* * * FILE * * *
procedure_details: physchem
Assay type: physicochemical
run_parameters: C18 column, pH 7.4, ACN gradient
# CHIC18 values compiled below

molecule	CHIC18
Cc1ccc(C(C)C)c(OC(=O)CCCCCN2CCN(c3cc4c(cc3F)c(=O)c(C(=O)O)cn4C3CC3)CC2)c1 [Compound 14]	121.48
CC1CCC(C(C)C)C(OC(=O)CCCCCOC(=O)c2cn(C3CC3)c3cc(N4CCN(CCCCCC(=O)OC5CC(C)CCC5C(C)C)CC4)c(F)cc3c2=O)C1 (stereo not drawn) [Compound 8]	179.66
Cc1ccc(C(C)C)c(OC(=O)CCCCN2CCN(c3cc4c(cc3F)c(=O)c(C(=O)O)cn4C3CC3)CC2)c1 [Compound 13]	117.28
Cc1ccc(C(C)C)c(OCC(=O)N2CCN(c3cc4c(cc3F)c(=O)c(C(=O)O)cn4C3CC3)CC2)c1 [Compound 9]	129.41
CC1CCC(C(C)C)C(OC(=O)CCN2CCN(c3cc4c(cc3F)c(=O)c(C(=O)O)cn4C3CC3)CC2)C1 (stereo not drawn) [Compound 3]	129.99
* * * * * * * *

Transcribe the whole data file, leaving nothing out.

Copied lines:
procedure_details: physchem
Assay type: physicochemical
run_parameters: C18 column, pH 7.4, ACN gradient
# CHIC18 values compiled below

molecule	CHIC18
Cc1ccc(C(C)C)c(OC(=O)CCCCCN2CCN(c3cc4c(cc3F)c(=O)c(C(=O)O)cn4C3CC3)CC2)c1 [Compound 14]	121.48
CC1CCC(C(C)C)C(OC(=O)CCCCCOC(=O)c2cn(C3CC3)c3cc(N4CCN(CCCCCC(=O)OC5CC(C)CCC5C(C)C)CC4)c(F)cc3c2=O)C1 (stereo not drawn) [Compound 8]	179.66
Cc1ccc(C(C)C)c(OC(=O)CCCCN2CCN(c3cc4c(cc3F)c(=O)c(C(=O)O)cn4C3CC3)CC2)c1 [Compound 13]	117.28
Cc1ccc(C(C)C)c(OCC(=O)N2CCN(c3cc4c(cc3F)c(=O)c(C(=O)O)cn4C3CC3)CC2)c1 [Compound 9]	129.41
CC1CCC(C(C)C)C(OC(=O)CCN2CCN(c3cc4c(cc3F)c(=O)c(C(=O)O)cn4C3CC3)CC2)C1 (stereo not drawn) [Compound 3]	129.99